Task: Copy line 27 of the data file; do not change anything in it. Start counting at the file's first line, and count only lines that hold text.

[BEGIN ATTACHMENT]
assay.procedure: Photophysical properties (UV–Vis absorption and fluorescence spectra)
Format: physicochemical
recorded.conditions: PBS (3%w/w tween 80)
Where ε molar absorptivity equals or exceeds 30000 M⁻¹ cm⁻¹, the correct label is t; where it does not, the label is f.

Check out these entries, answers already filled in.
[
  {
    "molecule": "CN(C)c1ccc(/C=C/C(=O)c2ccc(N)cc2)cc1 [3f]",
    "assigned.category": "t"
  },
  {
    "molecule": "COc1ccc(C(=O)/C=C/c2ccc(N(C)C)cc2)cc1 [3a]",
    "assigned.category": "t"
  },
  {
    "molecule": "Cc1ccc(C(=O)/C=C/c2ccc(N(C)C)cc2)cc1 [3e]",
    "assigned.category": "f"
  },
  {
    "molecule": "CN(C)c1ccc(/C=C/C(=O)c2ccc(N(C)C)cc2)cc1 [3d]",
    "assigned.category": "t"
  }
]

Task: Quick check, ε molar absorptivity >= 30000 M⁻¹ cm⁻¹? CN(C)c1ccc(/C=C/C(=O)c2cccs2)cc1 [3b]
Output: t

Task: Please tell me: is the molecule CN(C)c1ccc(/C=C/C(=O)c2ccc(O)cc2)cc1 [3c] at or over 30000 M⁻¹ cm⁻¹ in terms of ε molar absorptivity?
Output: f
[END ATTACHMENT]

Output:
Output: f